Israeli banks remain the least efficient among lenders in the Middle East region despite improving their efficiency ratios since the start of the pandemic.
The five largest lenders in the country placed at the upper end of a ranking of cost-to-income ratios at select large Middle East and Africa banks compiled by S&P Global Market Intelligence. Israel Discount Bank Ltd. reported the highest ratio of 61.99% as of the end of the second quarter. First International Bank of Israel Ltd.'s 58.58% ratio was the second-highest, while Bank Hapoalim B.M. and Mizrahi Tefahot Bank Ltd. had the third- and fourth-highest. The cost-to-income ratio measures the cost of running a business as a proportion of operating income, and lower ratios indicate a more profitable business.
Meanwhile, Bank Leumi le- Israel B.M.'s second-quarter cost-to-income ratio of 43.15% was toward the top of the list but lower than those of its Moroccan and Jordanian peers. The lender said in its second-quarter earnings release that the improvement was driven by a significant increase in income during the period. The list of individual banks omits those in certain countries such as South Africa due to accounting differences.
On an aggregate basis, Israel's average banking sector cost-to-income ratio was 56.51% at the end of 2020. This was lower than South Africa's 60.16%, Nigeria's 63.06% and Iran's 85.91%, but higher than those of Morocco, Algeria, Egypt, Iraq, Saudi Arabia, Qatar, Kuwait and the United Arab Emirates.
Israeli banks have been engaged in various streamlining plans to increase efficiency since 2016 and have improved in recent months. First International Bank of Israel approved an early retirement program in June to cut costs by reducing head count. Hapoalim has also engaged in similar streamlining. It has reduced its head count by 500 over the last three years and plans to continue offering employees early retirement plans.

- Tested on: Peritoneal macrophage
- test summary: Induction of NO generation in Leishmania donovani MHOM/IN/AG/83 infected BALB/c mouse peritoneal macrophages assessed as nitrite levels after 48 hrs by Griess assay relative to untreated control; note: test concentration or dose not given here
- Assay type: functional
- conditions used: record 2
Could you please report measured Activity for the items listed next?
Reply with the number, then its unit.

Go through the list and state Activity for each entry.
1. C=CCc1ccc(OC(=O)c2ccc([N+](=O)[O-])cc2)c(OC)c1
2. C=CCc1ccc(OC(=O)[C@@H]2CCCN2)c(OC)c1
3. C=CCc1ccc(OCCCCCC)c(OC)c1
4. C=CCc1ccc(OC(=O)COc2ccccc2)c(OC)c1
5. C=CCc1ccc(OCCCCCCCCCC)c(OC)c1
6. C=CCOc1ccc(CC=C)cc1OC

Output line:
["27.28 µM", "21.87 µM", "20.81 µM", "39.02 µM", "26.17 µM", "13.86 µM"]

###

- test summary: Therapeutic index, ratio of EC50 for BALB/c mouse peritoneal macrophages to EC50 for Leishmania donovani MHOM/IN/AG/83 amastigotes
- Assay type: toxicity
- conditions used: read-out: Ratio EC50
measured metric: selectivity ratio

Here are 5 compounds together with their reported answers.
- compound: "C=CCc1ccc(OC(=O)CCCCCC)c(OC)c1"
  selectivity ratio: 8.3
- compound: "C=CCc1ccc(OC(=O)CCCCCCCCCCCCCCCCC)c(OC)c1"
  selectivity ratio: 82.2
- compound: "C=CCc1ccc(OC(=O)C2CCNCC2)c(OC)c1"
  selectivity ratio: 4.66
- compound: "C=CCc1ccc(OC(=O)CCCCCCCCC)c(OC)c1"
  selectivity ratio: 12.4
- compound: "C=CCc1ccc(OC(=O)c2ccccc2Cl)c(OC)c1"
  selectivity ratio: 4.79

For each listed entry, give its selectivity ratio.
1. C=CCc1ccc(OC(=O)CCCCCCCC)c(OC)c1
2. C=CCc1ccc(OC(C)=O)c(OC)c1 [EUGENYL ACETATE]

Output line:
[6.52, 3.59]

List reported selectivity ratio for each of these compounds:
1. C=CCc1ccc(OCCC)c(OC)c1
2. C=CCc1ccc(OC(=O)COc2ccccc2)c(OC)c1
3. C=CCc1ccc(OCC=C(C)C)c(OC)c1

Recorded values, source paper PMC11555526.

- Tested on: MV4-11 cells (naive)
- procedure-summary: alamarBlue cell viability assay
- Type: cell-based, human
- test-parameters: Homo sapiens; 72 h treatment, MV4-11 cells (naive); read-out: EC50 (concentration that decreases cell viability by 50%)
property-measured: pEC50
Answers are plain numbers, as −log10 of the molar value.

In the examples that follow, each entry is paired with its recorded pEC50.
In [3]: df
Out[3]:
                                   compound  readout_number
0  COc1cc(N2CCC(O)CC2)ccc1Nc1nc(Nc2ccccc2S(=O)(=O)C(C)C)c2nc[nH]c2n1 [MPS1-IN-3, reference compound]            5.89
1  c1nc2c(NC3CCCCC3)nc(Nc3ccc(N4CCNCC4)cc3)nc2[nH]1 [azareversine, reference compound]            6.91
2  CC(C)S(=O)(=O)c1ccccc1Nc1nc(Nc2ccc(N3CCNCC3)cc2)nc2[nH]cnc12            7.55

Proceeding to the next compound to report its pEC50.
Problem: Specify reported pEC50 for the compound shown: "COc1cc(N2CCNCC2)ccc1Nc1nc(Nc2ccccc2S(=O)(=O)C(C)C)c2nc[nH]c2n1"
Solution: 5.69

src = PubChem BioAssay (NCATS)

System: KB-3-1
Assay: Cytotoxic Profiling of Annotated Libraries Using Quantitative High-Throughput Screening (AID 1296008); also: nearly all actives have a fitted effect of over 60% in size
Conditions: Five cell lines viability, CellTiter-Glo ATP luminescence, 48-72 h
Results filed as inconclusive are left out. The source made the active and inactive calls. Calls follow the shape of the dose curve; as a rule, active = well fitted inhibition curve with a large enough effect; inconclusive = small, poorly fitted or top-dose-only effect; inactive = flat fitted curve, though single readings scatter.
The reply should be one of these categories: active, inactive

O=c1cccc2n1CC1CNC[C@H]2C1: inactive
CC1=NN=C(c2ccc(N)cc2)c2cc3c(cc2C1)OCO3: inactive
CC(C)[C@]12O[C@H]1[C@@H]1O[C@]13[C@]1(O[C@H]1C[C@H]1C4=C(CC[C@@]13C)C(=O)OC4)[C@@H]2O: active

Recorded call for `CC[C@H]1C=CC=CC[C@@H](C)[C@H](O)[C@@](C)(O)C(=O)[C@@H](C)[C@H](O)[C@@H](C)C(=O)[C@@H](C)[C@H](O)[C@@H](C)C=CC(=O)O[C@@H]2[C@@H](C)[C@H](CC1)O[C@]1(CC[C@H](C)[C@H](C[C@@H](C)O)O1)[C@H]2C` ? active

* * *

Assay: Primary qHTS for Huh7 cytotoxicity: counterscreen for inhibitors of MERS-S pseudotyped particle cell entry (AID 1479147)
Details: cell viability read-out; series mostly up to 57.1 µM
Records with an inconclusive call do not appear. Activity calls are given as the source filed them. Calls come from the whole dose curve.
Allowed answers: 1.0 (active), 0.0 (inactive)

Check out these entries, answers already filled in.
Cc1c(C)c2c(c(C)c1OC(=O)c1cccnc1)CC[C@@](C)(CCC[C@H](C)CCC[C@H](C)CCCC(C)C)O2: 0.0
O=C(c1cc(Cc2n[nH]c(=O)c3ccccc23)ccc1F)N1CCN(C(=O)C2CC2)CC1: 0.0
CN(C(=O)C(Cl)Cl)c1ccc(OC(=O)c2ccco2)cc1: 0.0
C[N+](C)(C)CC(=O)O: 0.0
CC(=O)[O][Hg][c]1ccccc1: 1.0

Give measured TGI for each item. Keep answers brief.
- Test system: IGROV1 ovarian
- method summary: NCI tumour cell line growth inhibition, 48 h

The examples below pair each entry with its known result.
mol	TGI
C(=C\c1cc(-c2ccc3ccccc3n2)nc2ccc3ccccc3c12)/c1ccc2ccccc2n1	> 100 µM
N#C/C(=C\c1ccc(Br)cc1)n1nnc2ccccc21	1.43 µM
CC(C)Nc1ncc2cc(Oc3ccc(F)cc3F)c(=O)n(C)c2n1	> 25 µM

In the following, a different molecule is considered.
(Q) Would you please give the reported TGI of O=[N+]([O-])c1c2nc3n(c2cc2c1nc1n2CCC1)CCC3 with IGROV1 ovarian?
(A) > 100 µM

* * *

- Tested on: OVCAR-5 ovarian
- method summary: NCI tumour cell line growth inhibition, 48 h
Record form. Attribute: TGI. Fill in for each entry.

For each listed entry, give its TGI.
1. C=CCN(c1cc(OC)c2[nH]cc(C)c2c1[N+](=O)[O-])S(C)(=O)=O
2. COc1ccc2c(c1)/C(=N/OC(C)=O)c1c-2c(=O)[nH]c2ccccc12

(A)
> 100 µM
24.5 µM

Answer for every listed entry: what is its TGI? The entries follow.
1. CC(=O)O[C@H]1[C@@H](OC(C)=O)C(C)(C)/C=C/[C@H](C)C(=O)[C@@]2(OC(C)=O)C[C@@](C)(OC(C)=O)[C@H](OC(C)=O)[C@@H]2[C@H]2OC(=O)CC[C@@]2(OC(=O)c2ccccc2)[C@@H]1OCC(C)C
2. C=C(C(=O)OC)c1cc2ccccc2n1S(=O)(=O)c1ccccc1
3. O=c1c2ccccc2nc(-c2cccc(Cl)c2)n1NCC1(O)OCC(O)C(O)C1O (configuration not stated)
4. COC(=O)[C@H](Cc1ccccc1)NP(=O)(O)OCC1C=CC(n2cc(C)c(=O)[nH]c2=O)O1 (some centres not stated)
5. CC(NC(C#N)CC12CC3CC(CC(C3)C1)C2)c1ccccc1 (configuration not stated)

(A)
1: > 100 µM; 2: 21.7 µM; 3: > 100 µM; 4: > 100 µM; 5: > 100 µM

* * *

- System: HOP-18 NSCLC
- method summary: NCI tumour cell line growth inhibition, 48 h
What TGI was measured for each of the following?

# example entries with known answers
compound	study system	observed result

Israel and Nigeria have both improved their ratios on an annual basis. At the end of 2019, the former's average bank cost-to-income ratio was 61.33%, while the latter's was 63.64%. Average bank efficiency for South Africa and Morocco rose year over year from their respective ratios of 57.10% and 52.43% at the end of 2019.
Two Qatari banks had the lowest cost-to-income ratios at the end of June: that of Qatar Islamic Bank QPSC, which said its efficiency improved year over year on the back of strict cost controls and higher operating revenues, was 18.02%, and that of Qatar National Bank (QPSC), the Middle East region's largest bank, was 22.74%.